Cancer support groups can be helpful in battling depression

Group therapy

Dear Doctors: My father is being treated for colon cancer. It was caught early, and his doctor is optimistic. The problem is, he’s getting really depressed. His doctor suggested a cancer support group. How do those work? Are they helpful? My dad isn’t very chatty and would need to be persuaded.

Dear Reader: Most of us are aware of the physical effects of cancer and cancer treatment, such as pain, exhaustion, nausea and hair loss. But the disease can take a steep mental and emotional toll, as well.

People who learn they have cancer often feel shock, anger, fear, sorrow and disbelief. Studies show that living with a serious disease can also leave someone with a profound sense of isolation. It arises because, in that moment of diagnosis, they have suddenly become different from everyone around them. With an urgent new schedule of doctor and clinic and hospital visits, they are separated from the familiar and reassuring rhythms of daily life. It’s a burden that, when added to the physical rigors of illness and treatment, often leads to the depression you’ve recognized in your father.

Cancer support groups are gatherings of fellow patients who, in sharing their thoughts, feelings and experiences, help each other cope. Many cancer patients say they find attending a support group helps them to deal with the numerous stresses of living with the disease. When talking to another person dealing with cancer, you don’t have to explain yourself. They already know what you’re going through. The daily physical, mental and emotional battles that are unique to cancer patients are common ground.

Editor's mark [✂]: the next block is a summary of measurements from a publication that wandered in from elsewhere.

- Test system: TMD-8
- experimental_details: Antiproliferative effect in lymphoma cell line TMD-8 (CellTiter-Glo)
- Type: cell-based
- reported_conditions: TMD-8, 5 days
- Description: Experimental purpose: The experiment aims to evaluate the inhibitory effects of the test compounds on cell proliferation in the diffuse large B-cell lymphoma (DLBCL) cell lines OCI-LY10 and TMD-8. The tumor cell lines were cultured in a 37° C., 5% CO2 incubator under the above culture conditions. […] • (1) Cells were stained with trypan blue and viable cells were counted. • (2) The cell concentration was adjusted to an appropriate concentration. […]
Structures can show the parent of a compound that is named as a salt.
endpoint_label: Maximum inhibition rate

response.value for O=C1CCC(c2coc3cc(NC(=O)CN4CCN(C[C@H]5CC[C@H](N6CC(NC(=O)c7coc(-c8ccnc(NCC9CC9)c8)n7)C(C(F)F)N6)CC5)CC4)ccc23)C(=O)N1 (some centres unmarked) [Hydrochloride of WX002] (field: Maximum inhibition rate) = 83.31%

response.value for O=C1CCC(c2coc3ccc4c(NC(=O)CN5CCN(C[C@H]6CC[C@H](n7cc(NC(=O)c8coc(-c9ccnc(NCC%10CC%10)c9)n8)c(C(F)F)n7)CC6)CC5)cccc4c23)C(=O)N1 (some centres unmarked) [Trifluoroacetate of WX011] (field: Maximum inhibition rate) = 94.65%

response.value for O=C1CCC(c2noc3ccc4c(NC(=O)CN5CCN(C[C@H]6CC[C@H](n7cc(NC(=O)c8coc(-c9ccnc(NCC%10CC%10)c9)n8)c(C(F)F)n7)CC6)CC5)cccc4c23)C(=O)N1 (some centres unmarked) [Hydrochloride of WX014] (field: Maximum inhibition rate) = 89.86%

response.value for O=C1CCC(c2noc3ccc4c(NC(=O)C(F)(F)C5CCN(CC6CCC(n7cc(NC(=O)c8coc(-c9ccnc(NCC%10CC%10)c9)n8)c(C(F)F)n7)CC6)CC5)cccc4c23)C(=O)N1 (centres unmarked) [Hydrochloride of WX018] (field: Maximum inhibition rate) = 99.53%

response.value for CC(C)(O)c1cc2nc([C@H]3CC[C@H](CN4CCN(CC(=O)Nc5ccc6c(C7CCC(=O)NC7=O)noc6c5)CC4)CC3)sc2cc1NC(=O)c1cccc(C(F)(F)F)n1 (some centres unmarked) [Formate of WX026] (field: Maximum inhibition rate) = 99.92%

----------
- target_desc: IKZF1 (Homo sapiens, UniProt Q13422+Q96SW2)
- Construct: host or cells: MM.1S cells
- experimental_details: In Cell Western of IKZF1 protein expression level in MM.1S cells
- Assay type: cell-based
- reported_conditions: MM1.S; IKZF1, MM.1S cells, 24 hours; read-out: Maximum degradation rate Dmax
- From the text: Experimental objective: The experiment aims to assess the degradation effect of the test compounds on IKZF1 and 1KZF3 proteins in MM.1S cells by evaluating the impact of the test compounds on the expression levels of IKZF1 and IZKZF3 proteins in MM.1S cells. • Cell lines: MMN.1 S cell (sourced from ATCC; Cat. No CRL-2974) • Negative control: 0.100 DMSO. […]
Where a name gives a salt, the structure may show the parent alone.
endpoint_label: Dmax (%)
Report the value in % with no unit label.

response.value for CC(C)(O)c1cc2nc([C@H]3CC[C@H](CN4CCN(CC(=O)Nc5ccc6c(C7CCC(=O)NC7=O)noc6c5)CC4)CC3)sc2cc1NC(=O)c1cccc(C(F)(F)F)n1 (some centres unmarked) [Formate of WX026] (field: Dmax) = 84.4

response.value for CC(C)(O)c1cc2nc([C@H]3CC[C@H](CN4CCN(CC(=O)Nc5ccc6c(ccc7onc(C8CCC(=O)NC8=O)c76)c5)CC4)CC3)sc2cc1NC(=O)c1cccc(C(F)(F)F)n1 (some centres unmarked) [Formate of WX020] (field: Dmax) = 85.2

These groups are useful not only for emotional support, but also as a place to discuss the nuts and bolts of living with this disease. Patients help each other learn what to expect at each stage of treatment, how best to deal with doctors, how to manage side effects, strategies to stay strong and healthy, what foods to eat and where to find additional support services. Even something as seemingly inconsequential as advice on the best place to park can make daily life easier.

Elizabeth Ko, MD and Eve Glazier, MD

Your father doesn’t have to be a chatty person to take part in a support group. Participation, while welcome, isn’t required. The groups take place in person and also online. Some are for anyone with any type of cancer. Others are more specific, with a focus on a certain type of cancer or a certain age group. If your dad is open to exploring support groups, it would be a good idea to research what is available in your area. His medical team, and the clinics or hospital involved in his treatment, are a good resource. So is the National Cancer Institute’s data base. You can reach it by typing into your web browser.

If there are several options in your area, your dad can try them out to find the best fit. People often initially focus on how they may benefit from taking part in a support group. However, over time, they often find that helping others in their same situation is equally rewarding.

(Send your questions to [email protected], or write: Ask the Doctors, c/o UCLA Health Sciences Media Relations, 10960 Wilshire Blvd., Suite 1955, Los Angeles, CA, 90024. Owing to the volume of mail, personal replies cannot be provided.)

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